Monthly Archives: March 2020


Last night the Minnesota Governor’s stay home order went into effect. Honestly we have been home for a couple weeks already, so at the beginning of the official stay home order I am already feeling antsy. In a lot of ways things have settled a bit and I am hoping with more Minnesotans staying home things will settle down at the grocery stores and some missing items will be stocked.

But in times like these I am falling back on my comfort foods. I did buy a 25 pound bag of white flour and some smaller bags of whole wheat flour when this all began. While I have been trying to eat more gluten free, Keto meals I rested comfortably in the fact that I could easily make my own bread, noodles, crackers, cakes, cookies, etc. with just this small staple.

So this week I was already tired of chicken breast and ground meat so I decided to do a traditional German dinner with some homemade sausage a friend had given us.

Homemade sausage, sauerkraut, spaetlze (German egg noodles) with onion gravy and mustard

I used to make Spaetlze regularly but finding the right tools to get the egg drop shaped noodles right isn’t so easy. I used to have a pot with a strainer that fit inside and I would push the dough through with the bottom of a cup. Admittedly not the best method and then when I had to throw the pot away I though “no more spaetlze.” Of course at the time I was young and broke and it never occurred to me to buy a spaetlze maker. But then I remembered I had a potato ricer. It worked beautifully, now I am thinking I will have to bring this back.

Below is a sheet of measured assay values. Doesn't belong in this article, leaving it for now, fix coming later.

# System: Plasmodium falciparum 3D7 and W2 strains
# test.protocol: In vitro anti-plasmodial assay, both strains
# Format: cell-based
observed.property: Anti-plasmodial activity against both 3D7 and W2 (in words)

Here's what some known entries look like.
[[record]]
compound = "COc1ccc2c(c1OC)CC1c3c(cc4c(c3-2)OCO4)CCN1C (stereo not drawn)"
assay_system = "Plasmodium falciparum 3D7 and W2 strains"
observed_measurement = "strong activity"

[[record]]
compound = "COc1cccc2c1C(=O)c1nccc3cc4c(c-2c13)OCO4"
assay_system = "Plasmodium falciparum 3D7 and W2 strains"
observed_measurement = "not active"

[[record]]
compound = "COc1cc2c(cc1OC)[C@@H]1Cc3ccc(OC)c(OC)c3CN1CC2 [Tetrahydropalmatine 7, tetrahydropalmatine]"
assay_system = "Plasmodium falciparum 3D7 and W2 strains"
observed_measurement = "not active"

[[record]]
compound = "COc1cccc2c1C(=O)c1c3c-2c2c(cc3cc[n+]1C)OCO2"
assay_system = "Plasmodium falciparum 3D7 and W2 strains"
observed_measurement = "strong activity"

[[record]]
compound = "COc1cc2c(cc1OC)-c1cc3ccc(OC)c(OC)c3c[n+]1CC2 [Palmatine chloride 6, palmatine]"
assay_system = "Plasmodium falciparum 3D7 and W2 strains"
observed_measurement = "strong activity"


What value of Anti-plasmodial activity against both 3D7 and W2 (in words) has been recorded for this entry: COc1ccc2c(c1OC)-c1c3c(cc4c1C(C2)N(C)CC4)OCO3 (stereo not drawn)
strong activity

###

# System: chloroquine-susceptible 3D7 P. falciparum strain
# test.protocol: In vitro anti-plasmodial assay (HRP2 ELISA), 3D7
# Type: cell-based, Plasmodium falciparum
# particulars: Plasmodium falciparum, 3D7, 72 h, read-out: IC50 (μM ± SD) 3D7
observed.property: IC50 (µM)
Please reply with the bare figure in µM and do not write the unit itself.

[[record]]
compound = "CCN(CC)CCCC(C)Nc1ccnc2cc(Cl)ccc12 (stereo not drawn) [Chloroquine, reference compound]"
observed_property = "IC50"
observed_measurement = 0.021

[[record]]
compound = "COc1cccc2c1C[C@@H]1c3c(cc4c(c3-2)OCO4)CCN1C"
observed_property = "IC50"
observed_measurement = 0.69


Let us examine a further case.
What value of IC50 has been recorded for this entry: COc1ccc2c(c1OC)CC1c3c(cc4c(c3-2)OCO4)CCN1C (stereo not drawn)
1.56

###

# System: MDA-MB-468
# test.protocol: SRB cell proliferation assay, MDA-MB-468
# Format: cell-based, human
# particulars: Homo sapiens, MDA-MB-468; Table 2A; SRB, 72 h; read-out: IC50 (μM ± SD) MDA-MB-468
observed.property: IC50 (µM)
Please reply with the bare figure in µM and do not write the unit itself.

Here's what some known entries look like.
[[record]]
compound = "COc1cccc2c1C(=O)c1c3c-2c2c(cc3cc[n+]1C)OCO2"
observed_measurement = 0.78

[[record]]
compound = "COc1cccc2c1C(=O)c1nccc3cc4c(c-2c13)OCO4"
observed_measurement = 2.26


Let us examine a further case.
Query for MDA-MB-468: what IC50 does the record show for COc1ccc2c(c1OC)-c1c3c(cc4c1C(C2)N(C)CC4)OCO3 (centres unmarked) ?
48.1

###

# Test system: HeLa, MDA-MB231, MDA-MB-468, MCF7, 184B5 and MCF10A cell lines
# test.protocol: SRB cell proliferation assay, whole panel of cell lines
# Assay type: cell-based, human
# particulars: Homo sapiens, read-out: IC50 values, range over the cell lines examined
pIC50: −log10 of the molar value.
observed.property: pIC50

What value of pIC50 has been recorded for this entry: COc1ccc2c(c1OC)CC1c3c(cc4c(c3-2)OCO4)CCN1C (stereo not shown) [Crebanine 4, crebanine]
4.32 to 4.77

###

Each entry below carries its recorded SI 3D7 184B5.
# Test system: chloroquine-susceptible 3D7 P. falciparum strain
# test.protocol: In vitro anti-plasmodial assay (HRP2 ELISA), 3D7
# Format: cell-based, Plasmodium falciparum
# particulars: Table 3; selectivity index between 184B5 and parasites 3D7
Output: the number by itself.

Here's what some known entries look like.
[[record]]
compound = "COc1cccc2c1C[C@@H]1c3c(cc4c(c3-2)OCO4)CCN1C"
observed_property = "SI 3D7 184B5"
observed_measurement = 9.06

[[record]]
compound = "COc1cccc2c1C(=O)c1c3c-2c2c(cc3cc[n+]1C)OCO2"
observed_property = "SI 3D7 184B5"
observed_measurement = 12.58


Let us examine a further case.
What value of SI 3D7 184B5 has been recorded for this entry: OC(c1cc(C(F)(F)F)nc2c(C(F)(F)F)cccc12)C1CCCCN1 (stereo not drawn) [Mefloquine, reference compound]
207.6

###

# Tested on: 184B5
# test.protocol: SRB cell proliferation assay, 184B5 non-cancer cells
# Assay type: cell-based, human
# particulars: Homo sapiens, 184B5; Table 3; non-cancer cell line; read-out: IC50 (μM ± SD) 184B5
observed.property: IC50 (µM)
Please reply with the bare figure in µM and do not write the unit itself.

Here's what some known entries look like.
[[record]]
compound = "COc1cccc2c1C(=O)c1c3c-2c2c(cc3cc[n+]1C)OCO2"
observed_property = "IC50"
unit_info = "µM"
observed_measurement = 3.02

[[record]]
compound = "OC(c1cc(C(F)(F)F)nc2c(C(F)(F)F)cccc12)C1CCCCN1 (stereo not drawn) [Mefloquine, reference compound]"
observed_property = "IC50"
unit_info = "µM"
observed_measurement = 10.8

Here is the recipe I got when I was in Treffpunkt Deutsche (German youth club) at the Germanic American Institute


2 eggs, beaten
1/4 cup milk or water
1 cup all-purpose flour
1/2 tsp salt
Dash of pepper

Mix eggs, milk, flour, 1/2 tsp salt and pepper. Batter will be thick. Heat 2 quarts of water with a teaspoon of salt to boiling. Press batter through colander a few spoonfulls at a time into the boiling water (I used the potato ricer). Stir occasionally to prevent sticking. Cook until dumplings rise to surface and are tender, about 5 min. then drain (or use a slotted spoon to remove if you need to keep cooking). Garnish with butter and parsley (garlic is also amazing!)

Of course everyone has different types of food that bring comfort. It is still cold and damp in Minnesota and soups/stews are what I crave. Proeun puts up with my cravings and I do try to make some foods that are comforting to him as well.

This week I will be working on sourdough with all that white flour that I have. And luckily our 4H cheese order from Ellsworth Creamery still came in. So plenty of good comfort food around here. I can’t wait till the nettle and dandelions are up and my comfort food can switch to some fresh items as well. What foods are bring you comfort right now?

Some of our favorites from the cheese order

Spring 2020

After winter comes mud season on Crazy Boy Farm. While it is not my favorite time of the year with the extra laundry and drying the dogs off before they can come in the house, I am thankful for the warmth. And this year I am extra thankful for the business of spring with the animals and life on acreage that becomes our own park.

Pomona out enjoying the spring weather with momma.
Rooster, “The Rock,” Enjoying the sun.
Thawed Water!
The billy Goat, Solomon, showing some love to Avril
Crazy Boy Farm park
Our hay field is still flooded but the kids don’t mind
Lith is proud of her ice
Delilah loves the water a little too much

Health in the wake of the Coronavirus and Covid-19

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Proeun and I were on our yearly gettaway this Thursday. We may be a bit behind but on Wednesday we started getting the strong impression that the Coronavirus would be affecting our family (and community) much stronger then we originally thought. We talked briefly about what our financial plans should be if Proeun’s work closed. We already homeschool and stay home much of the time so that was mostly the extent of our talks Wednesday night.